Pictures Inspire a Personal History

My mom sent me two CDs this week with pictures of my sister and me when we were young. As I was looking at them, I realized there are a lot of stories there that I could write down, and other stories that I need to learn from others, and the importance of writing my personal history.

 

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This is a picture I can write a story about: My sister, two cousins and I are getting ready for a quadruple date. We were visiting in Arizona (where we had lived previously) so my sister and I invited boys we knew from a few years before. I asked Lafe because I had a crush on him when I was in junior high. I later found out he was dating one of my best friends from Arizona (who I apparently hadn’t kept in touch with), and they later married. I remember that detail, but don’t remember what we did for our date.

While this scene with my cousins only occurred once, countless similar scenes played out with my 5 sisters and me at home. I am the oldest, so it was usually me and the sister dressed in blue who were getting ready, while the younger sisters watched and/or helped. Our bathroom at home was tiny, but there was such excitement was we got ready for dances and dates. [Thinking further about this could lead to stories about sharing the bathroom when 3 of us had to get ready for early morning seminary, to some of the boys that we dated, church dances we attended, etc]. These stories would be improved if I solicited my sisters and parents to share their memories too, so there is a more well-rounded and well-remembered story, since we will remember different details.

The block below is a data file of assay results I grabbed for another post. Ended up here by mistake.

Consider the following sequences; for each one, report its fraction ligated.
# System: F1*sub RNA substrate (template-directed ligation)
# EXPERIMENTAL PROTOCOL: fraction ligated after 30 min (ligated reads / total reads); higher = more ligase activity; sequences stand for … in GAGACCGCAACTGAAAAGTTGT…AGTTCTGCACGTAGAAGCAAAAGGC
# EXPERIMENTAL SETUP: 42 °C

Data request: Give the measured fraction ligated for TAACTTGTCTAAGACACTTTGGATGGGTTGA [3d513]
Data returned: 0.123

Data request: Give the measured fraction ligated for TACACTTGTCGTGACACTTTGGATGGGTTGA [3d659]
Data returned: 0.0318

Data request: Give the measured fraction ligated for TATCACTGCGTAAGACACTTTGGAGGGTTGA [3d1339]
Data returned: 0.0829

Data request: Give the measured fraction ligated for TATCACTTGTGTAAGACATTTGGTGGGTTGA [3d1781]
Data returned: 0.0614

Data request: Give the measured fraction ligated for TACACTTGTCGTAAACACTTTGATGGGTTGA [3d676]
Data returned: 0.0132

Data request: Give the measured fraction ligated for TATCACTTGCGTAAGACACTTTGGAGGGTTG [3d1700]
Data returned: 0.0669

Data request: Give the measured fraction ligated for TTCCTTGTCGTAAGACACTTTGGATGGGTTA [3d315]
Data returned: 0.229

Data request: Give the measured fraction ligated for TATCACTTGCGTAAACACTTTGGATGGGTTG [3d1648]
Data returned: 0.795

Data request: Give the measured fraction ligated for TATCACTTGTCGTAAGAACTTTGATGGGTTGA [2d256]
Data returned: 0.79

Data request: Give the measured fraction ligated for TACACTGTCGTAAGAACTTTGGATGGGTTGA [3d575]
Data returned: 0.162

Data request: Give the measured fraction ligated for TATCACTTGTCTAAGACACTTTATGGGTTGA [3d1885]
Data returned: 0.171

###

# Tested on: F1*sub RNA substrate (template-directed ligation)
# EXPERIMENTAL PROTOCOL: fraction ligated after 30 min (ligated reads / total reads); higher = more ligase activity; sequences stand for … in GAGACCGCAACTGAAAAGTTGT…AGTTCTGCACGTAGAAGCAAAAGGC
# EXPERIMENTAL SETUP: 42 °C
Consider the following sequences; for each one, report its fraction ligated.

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This is a picture where I need help telling a story. This is the same sister and me, this time with my grandmother, picking poppies by the side of the road in southwest New Mexico. My grandmother died when I was only 11 and since we lived far away, I don’t remember her as well as I would like. I have questions about why she loved poppies and why she went out with foam rollers in her hair. Not that I care, but most women wouldn’t want to be seen in public with curlers in their hair. I asked my mom and, while she doesn’t know the exact details of when this picture was taken, she guessed “that it was a beautiful Saturday afternoon, my mom saw the flowers, stopped the car and took her little granddaughters poppy- picking . She was great at making impromptu, fun memories.” I have several aunts and uncles that I can ask, just to get their guess and their perspective, again making a well-rounded, detailed story, or in this case, a potential story.

Both of these pictures reminded me that I need to write my own personal history, and seek out the memories of others to bring in all the details and perspectives. The best time to do this is now, while my parents, aunts and uncles are still alive.

Too often, we focus on fleshing out our ancestor’s lives, but forget that we too will someday be somebody’s ancestor and we can help them by leaving them our life story.